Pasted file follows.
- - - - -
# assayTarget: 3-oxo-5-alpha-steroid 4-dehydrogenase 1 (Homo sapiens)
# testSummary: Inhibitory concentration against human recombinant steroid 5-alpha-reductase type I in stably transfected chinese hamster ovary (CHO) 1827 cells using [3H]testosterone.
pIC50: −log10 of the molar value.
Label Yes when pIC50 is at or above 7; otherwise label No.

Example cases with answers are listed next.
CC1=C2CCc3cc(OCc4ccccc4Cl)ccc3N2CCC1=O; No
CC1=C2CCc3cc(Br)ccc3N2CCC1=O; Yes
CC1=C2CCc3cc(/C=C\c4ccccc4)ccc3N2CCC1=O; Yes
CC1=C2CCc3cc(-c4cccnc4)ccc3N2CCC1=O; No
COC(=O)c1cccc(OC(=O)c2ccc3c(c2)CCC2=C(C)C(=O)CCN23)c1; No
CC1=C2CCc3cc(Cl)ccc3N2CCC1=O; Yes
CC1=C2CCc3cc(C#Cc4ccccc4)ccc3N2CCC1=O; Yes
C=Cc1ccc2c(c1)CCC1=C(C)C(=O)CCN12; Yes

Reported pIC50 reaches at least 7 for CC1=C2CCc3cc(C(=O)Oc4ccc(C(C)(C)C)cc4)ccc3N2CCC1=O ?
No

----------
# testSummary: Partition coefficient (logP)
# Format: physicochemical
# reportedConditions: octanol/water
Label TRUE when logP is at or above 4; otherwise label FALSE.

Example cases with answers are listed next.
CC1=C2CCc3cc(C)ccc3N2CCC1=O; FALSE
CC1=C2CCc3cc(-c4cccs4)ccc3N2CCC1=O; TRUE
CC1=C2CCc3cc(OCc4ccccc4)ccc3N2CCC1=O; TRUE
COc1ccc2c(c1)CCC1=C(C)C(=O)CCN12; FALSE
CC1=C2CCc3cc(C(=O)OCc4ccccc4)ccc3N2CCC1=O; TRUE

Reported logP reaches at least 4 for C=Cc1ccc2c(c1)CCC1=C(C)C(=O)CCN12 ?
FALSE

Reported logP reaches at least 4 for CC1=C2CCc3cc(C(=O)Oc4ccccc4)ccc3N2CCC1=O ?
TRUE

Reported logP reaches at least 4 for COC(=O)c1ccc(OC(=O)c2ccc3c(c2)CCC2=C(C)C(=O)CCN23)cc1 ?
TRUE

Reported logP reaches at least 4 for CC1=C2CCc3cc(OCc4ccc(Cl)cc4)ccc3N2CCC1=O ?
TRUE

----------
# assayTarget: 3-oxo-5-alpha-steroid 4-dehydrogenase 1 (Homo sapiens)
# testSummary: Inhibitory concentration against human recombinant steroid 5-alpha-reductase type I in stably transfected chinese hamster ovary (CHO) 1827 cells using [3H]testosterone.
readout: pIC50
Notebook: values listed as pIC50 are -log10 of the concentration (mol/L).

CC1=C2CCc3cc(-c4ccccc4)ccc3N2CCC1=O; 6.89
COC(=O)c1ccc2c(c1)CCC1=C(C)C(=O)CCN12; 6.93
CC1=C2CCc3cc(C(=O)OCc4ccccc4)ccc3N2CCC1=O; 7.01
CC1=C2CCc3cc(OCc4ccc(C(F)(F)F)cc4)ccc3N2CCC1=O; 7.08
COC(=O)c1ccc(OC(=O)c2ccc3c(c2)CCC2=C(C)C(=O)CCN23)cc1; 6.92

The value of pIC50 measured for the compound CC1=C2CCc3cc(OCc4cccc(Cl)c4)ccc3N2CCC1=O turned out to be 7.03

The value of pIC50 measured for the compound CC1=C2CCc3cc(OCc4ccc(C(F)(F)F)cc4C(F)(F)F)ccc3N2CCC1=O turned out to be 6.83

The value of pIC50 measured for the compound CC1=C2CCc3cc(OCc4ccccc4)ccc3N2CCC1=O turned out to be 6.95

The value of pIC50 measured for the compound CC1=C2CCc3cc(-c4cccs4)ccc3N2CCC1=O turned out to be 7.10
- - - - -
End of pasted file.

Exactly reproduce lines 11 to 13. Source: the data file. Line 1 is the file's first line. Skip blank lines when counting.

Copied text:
CC1=C2CCc3cc(Cl)ccc3N2CCC1=O; Yes
CC1=C2CCc3cc(C#Cc4ccccc4)ccc3N2CCC1=O; Yes
C=Cc1ccc2c(c1)CCC1=C(C)C(=O)CCN12; Yes